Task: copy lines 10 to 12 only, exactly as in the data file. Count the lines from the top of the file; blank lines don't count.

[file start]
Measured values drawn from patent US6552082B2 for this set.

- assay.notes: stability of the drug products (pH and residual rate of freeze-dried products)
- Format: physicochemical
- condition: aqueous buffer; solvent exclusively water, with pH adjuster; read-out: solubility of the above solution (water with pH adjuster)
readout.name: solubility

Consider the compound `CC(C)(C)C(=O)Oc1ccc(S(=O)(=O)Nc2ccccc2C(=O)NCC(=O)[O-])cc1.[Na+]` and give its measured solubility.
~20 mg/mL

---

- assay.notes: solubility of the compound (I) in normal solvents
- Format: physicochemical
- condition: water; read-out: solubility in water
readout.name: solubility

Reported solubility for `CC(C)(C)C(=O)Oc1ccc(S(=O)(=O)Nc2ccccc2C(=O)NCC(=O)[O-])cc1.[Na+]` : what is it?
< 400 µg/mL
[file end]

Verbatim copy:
- Format: physicochemical
- condition: water; read-out: solubility in water
readout.name: solubility